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Erickson v. Champion International

Court of Workers Compensation of Montana

July 26, 1995

DUANE ERICKSON Petitioner
v.
CHAMPION INTERNATIONAL Respondent.

          ORDER DENYING MOTION TO PRESENT ADDITIONAL EVIDENCE

          Mike McCarter JUDGE

         Summary: Claimant who appeared pro se before Department of Labor on his claim for occupational disease benefits, and is represented by counsel on his appeal to the Workers' Compensation Court, requests leave to present additional medical evidence.

         Held: Even though the proffered evidence was material to claimant's case, request denied where claimant was informed prior to DOL hearing that he had the right to be represented by counsel and had in fact been in contact with current counsel before the DOL hearing. Where claimant offers no good reason for his failure to present the evidence before the department other than his pro se status, the Court's allowance of new evidence on appeal would permit every party to proceed pro se before the Department, then to hire counsel and secure a new hearing on appeal.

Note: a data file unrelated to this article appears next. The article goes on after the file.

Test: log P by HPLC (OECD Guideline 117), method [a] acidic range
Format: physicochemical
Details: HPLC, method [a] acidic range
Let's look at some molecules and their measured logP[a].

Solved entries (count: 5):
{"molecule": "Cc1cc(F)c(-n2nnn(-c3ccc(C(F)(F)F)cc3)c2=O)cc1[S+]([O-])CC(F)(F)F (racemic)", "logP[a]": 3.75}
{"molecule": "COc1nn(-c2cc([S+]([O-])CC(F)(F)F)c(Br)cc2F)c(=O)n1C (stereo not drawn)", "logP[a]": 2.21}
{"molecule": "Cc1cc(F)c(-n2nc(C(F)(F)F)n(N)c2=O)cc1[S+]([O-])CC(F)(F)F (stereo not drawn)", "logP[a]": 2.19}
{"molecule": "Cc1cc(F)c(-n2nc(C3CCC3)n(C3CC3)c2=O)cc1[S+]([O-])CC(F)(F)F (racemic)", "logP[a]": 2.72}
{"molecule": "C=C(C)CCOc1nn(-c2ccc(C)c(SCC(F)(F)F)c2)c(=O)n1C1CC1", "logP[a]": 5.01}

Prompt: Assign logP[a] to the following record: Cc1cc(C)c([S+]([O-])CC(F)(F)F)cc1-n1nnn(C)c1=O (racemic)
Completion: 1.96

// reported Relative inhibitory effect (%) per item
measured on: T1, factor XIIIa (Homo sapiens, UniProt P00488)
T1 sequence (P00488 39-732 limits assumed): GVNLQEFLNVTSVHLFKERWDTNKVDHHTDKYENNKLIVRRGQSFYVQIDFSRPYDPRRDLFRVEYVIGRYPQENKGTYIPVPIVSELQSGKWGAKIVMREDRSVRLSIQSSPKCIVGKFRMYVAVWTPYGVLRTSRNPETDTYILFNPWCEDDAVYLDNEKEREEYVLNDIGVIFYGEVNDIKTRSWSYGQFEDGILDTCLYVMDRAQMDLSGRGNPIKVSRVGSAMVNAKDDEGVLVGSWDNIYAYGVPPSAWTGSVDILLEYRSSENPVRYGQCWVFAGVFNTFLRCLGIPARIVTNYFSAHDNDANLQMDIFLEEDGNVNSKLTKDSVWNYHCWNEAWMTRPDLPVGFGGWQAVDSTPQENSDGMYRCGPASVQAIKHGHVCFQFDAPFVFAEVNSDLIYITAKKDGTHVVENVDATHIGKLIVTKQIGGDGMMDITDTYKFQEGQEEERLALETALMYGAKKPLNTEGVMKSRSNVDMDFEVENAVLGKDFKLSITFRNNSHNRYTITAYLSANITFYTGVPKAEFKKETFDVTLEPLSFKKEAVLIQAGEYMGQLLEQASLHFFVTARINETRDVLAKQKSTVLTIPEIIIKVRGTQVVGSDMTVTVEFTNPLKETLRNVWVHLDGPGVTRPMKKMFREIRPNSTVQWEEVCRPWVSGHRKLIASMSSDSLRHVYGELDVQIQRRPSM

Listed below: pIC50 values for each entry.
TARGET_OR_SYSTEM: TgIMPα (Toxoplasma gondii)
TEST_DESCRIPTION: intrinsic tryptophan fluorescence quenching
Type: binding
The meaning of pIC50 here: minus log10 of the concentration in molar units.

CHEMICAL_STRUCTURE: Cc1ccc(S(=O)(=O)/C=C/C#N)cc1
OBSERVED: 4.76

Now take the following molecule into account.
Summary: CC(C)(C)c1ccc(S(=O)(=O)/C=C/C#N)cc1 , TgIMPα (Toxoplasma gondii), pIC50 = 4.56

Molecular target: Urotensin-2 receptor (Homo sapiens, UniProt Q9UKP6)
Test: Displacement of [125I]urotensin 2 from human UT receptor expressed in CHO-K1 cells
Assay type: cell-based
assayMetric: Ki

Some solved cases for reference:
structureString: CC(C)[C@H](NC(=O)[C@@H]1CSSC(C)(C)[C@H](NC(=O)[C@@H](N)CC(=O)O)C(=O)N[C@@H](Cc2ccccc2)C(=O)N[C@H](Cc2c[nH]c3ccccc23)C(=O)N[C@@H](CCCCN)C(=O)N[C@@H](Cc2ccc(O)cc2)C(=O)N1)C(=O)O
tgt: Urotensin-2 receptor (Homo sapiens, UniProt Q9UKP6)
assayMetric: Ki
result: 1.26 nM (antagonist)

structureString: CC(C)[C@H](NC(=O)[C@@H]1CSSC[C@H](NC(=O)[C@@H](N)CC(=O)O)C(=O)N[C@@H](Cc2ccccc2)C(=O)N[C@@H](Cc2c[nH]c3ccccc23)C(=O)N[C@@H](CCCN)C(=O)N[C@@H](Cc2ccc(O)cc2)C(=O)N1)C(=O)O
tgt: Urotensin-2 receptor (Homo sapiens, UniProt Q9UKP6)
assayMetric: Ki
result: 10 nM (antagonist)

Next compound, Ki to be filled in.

Topics:

Constitutions, Statutes, Regulations and Rules: Montana Code Annotated: section 2-4-703, MCA. This section and ARM 24.5.350(4) permit new evidence on appeal before the Workers' Compensation Court only where there were good reasons for the failure to present the evidence below. Where claimant was informed he had the right to an attorney below, and was in fact in contact with counsel prior to his Department of Labor hearing, his pro se status before the DOL is not alone sufficient reason to allow introduction of additional medical evidence, even if such evidence is material to his case. Where claimant offers no good reason for his failure to present the evidence before the department other than his pro se status, the Court's allowance of new evidence on appeal would permit every party to proceed pro se before the Department, then to hire counsel and secure a new hearing on appeal.